25 January, 2009

She must read the blog!

This morning, La Chilena was squatting for back rubs and busily nesting. Just before laying an egg, this includes tossing bits of hay over her back. Does anyone know why? Anyway, less than 24 hours after I complained about the eggless wonder, she produced a beautiful blue-green egg. And for a first egg, it's huge.

24 January, 2009

Come on, Chilena!

Our other four hens are laying eggs or sitting on golf balls. Only this bird is still not paying for her keep. Fortunately, she's gorgeous. And, when her eggs finally come, they'll be blue-green. Will they be worth the wait?

15 January, 2009


One of our bantams has turned broody. She gets up from her nest once/day to do all her various tasks (input/output, etc.). At that point, she's quite lively. But when she goes back to her nest, she becomes a zombie -- eyes closed or close to closed, frozen position (so much that if we lift her and put her back down with some body part in a new position, it stays there). Since we're still learning about hens, this is fascinating! Of course, without a rooster, our broody hen would just rot her eggs. And since we wanted to eat them, we took the whole clutch and left her a couple of golf balls. Apparently, anything'll do if you're broody.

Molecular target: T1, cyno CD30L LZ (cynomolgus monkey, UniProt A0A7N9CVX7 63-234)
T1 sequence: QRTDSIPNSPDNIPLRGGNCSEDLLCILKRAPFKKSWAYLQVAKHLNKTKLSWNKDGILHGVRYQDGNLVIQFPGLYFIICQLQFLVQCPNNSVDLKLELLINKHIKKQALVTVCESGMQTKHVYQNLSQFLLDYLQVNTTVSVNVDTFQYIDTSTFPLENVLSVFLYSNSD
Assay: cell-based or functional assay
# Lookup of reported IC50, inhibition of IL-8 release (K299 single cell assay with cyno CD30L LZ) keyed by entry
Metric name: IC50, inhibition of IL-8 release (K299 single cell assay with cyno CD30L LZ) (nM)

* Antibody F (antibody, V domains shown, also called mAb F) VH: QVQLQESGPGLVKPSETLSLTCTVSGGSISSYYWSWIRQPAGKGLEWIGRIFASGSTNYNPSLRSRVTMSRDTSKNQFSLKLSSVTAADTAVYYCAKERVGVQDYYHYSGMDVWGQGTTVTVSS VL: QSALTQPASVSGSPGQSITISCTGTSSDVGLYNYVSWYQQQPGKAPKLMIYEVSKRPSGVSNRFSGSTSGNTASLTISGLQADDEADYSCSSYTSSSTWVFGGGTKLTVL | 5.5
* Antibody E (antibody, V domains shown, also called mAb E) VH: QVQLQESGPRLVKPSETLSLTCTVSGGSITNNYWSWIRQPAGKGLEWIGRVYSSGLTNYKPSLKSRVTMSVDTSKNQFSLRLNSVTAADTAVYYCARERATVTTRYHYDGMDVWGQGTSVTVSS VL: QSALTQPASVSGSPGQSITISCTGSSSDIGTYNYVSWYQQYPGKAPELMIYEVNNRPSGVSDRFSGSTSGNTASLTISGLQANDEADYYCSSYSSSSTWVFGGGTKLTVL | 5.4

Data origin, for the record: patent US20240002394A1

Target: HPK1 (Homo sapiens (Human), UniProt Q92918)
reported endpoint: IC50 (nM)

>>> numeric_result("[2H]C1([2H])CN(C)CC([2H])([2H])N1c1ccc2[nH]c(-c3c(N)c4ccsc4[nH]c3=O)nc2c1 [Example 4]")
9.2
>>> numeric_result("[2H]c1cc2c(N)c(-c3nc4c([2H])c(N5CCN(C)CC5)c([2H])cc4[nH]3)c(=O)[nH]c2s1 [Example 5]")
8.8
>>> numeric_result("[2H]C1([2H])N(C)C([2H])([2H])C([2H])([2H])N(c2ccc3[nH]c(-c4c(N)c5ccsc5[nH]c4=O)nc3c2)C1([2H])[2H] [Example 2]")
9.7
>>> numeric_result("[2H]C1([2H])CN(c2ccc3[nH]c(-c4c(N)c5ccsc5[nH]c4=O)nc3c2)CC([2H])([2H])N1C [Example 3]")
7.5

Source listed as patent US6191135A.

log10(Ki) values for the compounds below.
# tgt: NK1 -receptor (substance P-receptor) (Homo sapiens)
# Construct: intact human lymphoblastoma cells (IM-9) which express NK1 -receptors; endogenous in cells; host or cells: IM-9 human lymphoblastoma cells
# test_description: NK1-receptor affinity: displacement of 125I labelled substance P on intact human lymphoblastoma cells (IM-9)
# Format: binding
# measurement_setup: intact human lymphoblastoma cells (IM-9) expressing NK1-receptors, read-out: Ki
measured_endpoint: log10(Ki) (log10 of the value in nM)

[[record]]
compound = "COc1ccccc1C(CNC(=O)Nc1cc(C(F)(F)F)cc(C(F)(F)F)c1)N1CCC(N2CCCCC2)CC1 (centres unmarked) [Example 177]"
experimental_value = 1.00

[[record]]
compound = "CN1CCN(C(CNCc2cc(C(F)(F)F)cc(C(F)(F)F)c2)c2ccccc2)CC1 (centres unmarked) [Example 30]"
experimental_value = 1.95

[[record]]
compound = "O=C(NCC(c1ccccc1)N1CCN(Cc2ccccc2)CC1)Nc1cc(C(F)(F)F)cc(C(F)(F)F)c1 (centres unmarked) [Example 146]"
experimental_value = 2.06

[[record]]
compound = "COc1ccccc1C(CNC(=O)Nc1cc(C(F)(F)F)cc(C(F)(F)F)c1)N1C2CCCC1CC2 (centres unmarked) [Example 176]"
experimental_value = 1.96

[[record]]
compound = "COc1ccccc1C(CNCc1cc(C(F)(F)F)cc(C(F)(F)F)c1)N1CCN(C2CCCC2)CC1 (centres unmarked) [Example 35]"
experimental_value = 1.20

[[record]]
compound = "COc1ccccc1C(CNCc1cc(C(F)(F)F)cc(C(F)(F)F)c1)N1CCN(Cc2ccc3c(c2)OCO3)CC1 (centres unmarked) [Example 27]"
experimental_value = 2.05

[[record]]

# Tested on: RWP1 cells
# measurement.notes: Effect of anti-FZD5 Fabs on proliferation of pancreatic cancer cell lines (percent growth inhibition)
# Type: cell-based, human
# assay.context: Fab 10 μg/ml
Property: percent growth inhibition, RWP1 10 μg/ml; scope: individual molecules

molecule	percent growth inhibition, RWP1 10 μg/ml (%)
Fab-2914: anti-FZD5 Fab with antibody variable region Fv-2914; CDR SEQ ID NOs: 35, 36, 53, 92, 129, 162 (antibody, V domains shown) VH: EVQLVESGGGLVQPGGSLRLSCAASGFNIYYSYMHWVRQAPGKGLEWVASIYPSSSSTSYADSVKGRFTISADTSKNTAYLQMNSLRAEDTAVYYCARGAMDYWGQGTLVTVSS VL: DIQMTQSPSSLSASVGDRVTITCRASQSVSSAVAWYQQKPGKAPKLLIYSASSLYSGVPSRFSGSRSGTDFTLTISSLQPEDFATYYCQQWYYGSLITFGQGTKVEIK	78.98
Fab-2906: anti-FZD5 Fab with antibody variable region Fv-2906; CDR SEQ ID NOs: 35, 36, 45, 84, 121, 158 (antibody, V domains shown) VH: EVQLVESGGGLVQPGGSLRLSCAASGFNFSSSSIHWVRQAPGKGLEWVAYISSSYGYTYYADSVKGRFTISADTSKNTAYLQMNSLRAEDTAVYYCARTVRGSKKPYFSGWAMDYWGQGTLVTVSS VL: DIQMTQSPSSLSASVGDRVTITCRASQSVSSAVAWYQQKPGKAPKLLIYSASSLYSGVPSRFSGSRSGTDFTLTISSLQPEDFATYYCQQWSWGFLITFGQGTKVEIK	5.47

For those of you who are dying to learn more, Silkies and Cochins are particularly stubborn about sitting on eggs. Our bantams are 7/8s Silkie and 1/8 Cochin. Oy! Many chicken raisers, according to the web, try to 'break up' the broody. Some experts suggest keeping her from food and water, but that seems cruel. Others say that a wire nest allowing air to come up through it or a clutch of ice cubes will move her out of this awful phase. We're not worried about this. Everyone has their little idiosyncrasy. If this is our hen's, so be it. We can't wait to see what hatches out of those golf balls!

02 January, 2009

Buffy the Vampire Layer

Here she is when she was a puppy. But we think she's now on-line in the micro-chick processing department.